Die Crème de la Crème - warum ist Madagaskar Bourbon Vanille so lecker?

Die Crème de la Crème - why is Madagascar Bourbon vanilla so delicious?

This is what awaits you in our article on the topic Madagascar Bourbon for Van:

  • Madagascar Bourbon Vanilla is not considered the best vanilla in the world for nothing
  • Even today, vanilla is still grown almost entirely by hand
  • Vanillin is just one of many parts of the unique vanilla flavor

Right at the beginning: no, the seductive taste of the finest Bourbon vanilla from Madagascar has despite the name nothing to do with whiskey. This purely natural treasure of the islands owes its often misleading name Meeting, the next Madagascar and the Komoren was one of the main vanilla growing areas during the colonial period and still is Bourbon Island was called.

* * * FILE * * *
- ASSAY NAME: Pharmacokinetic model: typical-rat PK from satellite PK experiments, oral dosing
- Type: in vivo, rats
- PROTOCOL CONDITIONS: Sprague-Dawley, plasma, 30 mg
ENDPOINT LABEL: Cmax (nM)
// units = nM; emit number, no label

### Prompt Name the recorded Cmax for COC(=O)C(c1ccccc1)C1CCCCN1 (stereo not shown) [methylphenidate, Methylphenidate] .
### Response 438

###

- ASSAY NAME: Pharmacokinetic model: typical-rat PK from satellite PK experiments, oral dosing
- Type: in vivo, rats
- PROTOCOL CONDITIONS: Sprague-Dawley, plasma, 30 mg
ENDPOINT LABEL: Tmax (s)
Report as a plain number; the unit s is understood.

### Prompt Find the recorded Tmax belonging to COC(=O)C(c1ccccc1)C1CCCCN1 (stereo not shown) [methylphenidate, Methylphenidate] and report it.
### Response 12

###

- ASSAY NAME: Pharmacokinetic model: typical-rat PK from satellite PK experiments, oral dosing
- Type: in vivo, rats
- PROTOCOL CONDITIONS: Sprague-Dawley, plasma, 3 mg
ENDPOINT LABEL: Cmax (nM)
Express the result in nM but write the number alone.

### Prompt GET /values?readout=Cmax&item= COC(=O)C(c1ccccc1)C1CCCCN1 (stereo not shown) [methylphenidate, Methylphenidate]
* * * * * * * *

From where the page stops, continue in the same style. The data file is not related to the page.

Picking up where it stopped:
This is also the case "Vanilla Bean" not a bean at all, but, like in German more aptly named, one pod, similar to what we know from peas.

But there is no misunderstanding undeniable quality and the incomparable taste this most exclusive of all vanilla varieties. But why is Bourbon Vanilla such a delicate treasure that is undeniably worth its high price?


Why Madagascar?

In fact, in addition to Bourbon, there is vanilla, which today, as I said, comes mainly from the islands Indian Ocean comes, many other variants of the delicious spice. Overall there is over 100 different varieties the Vanilleorchidee (a relative of the popular ornamental plants from the garden center), but are becoming commercial today only 2 types cultivated. The variety is the most widespread vanilla plantifolia, from which not only the Madagascar Bourbon for Van but also other types of vanilla Mexico, If, Arrived, Uganda, Papua New Guinea and Costa Rica be won.